The University of Aberdeen in Scotland disclosed it would return a looted Benin Bronze to Nigeria within weeks.
In a statement on Thursday, the university said the development makes it one of the first public institutions to do so more than a century after Britain stole the sculptures and auctioned them to Western museums and collectors.
According to the statement, the sculpture depicting an Oba of Benin had left Nigeria in an “extremely immoral” fashion, leading it to reach out to authorities in 2019 to negotiate its return.
Aberdeen’s head of museums and special collections, Neil Curtis, said the Bronze, purchased in 1957, had been “blatantly looted.”
“It became clear we had to do something,” Curtis said.
Director-General of Nigeria’s National Commission for Museums and Monuments, Professor Abba Isa Tijani, said the importance of displaying the Bronze inside Nigeria for the first time in more than 120 years was inexpressible.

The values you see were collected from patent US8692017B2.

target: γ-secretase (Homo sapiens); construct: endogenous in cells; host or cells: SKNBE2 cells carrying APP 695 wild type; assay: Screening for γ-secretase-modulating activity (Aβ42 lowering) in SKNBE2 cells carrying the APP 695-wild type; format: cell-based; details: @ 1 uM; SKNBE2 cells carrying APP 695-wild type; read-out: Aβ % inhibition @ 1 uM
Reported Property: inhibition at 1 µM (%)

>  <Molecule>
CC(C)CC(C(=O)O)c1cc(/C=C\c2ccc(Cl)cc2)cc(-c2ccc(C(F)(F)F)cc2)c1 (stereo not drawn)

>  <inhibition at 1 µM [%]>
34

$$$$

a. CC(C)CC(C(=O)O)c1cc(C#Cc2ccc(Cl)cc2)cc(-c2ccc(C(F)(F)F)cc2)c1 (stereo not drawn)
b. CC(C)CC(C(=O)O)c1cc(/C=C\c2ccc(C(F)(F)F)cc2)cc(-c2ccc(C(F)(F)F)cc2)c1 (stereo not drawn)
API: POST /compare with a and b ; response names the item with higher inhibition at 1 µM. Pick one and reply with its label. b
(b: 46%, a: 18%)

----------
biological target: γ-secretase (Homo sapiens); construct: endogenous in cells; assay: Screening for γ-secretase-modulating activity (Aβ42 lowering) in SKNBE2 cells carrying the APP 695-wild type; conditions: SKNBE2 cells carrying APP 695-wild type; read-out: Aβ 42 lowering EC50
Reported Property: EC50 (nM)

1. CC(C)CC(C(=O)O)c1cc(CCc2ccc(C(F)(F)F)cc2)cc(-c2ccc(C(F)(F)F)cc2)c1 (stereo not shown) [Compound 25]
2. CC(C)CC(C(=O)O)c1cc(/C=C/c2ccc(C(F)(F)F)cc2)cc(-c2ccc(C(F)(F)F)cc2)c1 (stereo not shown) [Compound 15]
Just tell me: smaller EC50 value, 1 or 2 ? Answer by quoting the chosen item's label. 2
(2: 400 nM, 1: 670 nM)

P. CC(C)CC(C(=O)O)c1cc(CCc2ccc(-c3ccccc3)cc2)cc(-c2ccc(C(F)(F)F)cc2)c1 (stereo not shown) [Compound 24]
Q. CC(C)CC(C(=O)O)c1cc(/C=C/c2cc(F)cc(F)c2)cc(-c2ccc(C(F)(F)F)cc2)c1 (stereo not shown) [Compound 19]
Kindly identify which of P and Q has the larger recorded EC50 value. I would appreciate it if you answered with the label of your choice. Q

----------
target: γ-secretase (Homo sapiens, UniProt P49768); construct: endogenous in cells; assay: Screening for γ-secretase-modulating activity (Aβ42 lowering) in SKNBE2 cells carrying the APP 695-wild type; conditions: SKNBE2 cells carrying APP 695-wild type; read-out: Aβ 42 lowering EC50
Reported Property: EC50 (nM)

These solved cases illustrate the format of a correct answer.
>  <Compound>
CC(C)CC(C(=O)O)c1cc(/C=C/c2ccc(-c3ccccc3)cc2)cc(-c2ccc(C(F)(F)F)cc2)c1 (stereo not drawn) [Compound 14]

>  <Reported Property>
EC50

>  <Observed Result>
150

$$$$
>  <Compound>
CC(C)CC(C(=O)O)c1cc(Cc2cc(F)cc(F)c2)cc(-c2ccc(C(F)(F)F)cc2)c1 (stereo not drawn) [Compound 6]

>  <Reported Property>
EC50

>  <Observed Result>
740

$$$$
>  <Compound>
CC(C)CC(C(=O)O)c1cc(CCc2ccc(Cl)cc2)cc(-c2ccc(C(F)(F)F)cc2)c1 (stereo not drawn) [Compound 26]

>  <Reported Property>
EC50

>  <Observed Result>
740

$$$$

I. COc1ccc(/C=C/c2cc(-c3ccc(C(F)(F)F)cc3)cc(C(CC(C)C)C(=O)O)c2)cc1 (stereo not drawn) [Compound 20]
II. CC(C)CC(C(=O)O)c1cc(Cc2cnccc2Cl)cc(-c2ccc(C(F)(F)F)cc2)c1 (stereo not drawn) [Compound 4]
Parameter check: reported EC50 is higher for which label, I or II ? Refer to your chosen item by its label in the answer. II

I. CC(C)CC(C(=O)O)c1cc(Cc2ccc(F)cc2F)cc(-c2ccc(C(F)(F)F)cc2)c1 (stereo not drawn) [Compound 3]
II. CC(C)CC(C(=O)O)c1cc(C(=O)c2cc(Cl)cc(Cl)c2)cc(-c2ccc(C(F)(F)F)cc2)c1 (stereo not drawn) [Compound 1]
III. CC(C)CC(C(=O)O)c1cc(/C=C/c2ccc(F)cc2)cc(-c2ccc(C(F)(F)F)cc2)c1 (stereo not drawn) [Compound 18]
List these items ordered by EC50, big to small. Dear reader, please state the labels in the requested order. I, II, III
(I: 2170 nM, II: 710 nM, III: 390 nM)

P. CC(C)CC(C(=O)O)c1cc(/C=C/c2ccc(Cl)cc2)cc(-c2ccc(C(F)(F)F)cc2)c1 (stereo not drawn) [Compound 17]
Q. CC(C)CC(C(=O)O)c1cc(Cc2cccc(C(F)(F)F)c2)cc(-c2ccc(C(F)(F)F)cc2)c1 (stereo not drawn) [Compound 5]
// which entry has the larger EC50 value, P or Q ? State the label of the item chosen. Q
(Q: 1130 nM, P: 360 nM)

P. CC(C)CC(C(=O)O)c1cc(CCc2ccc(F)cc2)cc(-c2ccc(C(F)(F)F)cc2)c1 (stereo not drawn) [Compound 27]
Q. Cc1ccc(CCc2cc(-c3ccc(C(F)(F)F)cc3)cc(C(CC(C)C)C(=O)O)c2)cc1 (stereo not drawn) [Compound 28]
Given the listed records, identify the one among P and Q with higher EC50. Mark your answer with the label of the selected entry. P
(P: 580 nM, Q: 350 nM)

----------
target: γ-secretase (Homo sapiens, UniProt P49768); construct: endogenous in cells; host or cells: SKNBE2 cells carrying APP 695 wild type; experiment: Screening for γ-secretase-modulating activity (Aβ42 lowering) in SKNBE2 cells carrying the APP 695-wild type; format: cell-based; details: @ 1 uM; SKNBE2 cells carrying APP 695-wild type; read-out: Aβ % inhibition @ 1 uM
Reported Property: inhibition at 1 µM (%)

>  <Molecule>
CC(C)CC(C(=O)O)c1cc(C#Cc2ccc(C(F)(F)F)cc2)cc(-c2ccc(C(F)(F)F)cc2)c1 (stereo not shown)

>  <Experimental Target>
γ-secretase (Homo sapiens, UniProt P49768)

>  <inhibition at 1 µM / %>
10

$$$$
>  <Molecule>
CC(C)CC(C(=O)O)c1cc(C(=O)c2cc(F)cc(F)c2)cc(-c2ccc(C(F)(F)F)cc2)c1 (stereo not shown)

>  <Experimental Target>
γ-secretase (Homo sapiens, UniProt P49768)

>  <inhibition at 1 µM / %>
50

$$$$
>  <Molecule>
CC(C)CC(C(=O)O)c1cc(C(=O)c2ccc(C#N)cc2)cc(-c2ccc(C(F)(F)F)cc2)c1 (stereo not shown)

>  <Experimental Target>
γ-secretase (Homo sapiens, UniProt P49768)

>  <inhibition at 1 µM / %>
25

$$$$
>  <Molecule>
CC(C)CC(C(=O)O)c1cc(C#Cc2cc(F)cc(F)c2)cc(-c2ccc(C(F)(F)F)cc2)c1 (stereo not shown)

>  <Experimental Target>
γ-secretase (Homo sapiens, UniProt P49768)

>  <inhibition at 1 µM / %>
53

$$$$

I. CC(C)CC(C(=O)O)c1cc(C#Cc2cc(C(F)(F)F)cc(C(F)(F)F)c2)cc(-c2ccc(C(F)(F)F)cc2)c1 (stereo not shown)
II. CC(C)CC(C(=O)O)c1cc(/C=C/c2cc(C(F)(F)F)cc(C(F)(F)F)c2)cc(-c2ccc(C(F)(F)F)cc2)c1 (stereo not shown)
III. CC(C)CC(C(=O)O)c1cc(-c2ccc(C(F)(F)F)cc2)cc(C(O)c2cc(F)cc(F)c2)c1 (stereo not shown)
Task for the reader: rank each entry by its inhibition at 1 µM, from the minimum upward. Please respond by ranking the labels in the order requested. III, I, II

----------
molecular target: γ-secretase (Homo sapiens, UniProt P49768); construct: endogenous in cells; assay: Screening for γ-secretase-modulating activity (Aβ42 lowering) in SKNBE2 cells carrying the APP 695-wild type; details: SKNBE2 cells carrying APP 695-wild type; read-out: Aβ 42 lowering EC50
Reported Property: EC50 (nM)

“It’s part of our identity, part of our heritage… which has been taken away from us for many years,” Tijani said.
Britain’s soldiers seized thousands of metal castings and sculptures from the Kingdom of Benin, then separate from British-ruled Nigeria, in 1897.
The development is the latest in ongoing efforts to recover stolen artifacts from Nigeria.
The British Museum, which holds hundreds of the sculptures, has alongside several other museums formed a Benin Dialogue Group to discuss displaying them in Benin City, some officially on loan. It has said discussions are ongoing.
Germany had earlier revealed that efforts were ongoing to send back 440 Benin Bronzes as early as the autumn while the University of Cambridge’s Jesus College said it had finalised approvals in December to return another Bronze.
Tijani also revealed that US museums had also agreed to return two more Bronzes.